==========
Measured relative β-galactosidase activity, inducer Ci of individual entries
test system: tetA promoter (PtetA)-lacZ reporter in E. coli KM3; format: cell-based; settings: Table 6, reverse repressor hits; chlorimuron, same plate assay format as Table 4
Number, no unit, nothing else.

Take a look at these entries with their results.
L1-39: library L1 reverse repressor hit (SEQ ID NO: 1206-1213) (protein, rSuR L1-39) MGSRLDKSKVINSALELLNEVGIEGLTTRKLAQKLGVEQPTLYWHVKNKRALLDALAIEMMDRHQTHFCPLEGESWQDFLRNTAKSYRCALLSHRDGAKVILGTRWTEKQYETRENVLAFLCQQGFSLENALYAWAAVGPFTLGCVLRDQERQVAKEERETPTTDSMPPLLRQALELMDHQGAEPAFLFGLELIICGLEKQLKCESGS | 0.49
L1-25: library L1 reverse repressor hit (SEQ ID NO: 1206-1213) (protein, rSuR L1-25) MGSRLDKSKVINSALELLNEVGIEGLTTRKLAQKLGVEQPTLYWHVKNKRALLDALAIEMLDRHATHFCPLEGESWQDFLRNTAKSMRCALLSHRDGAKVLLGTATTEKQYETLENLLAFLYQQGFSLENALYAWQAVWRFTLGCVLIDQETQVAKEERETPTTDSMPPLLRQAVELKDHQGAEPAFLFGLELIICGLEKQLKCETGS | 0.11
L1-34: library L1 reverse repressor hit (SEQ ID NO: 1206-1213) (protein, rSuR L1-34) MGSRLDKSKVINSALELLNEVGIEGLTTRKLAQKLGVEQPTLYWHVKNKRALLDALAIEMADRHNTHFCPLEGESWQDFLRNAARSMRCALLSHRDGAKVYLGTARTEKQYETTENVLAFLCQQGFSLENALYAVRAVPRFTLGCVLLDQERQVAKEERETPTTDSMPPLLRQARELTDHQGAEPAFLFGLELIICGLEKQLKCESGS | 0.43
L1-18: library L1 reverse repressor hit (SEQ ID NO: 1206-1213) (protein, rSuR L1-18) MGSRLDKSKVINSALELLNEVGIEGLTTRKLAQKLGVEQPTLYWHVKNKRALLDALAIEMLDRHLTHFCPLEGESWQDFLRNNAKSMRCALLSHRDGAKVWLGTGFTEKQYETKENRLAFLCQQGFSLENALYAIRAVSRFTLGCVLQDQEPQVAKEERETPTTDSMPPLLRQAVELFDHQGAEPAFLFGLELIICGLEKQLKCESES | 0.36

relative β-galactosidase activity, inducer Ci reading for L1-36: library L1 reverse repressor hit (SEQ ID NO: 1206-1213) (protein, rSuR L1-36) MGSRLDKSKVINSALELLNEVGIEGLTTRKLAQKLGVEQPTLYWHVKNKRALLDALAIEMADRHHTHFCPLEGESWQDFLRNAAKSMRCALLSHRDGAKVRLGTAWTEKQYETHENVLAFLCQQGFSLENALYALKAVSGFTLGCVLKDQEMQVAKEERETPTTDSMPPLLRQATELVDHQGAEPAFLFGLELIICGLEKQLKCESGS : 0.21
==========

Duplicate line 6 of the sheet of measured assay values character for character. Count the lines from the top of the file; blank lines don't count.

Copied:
L1-25: library L1 reverse repressor hit (SEQ ID NO: 1206-1213) (protein, rSuR L1-25) MGSRLDKSKVINSALELLNEVGIEGLTTRKLAQKLGVEQPTLYWHVKNKRALLDALAIEMLDRHATHFCPLEGESWQDFLRNTAKSMRCALLSHRDGAKVLLGTATTEKQYETLENLLAFLYQQGFSLENALYAWQAVWRFTLGCVLIDQETQVAKEERETPTTDSMPPLLRQAVELKDHQGAEPAFLFGLELIICGLEKQLKCETGS | 0.11